When people think of botanical gardens, if they know their stuff, they think of Kew. Botanical gardens are not just pretty places, they do lots of what you would generally call conservation biology that are increasingly impossible or incompatible with university botanical science. It takes no small number of people to run a garden like Kew, knowledgeable people, skilled people, and even still these people do not make salaries that make other people say, "Wow, there's real money in that science stuff!" In that sense, the staff at Kew are a lot like faculty at university, and clearly their value, the value of Kew and its work are of little value, a low priority, especially when dealing with politicians who have not gotten beyond thinking of gardens as just pretty places (or universities as places for "job training". Some belt tightening is a continuing fact of our present times, but when faced with a massive budget cut, it's not just fat getting cut. You begin to gut the institution, and it's ability to carry out a science mission, especially when it would mean a 20% cut in staffing. A similar event took place at a similar institution in Brooklyn, but it was even more drastic a change, the BBG stopped doing science all together and fired its science staff in toto. A similar personnel cut also took place at the Field Museum of Natural History. Science is pricey, but it isn't a luxury, and unfortunately it isn't at all valued.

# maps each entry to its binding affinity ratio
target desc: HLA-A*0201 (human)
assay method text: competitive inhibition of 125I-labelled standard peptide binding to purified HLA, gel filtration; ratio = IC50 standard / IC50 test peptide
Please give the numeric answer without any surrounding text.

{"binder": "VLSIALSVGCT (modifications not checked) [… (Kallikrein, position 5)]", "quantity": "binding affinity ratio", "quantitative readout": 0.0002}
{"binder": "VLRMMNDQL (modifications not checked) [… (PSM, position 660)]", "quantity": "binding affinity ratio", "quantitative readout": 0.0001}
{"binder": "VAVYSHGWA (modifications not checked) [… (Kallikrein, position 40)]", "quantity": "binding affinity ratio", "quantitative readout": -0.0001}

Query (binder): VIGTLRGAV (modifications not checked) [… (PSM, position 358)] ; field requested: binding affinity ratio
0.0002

Should you wish, you may sign an online petition in support of funding Kew.
The Patagonian Land Penguin
10 hours ago in Catalogue of Organisms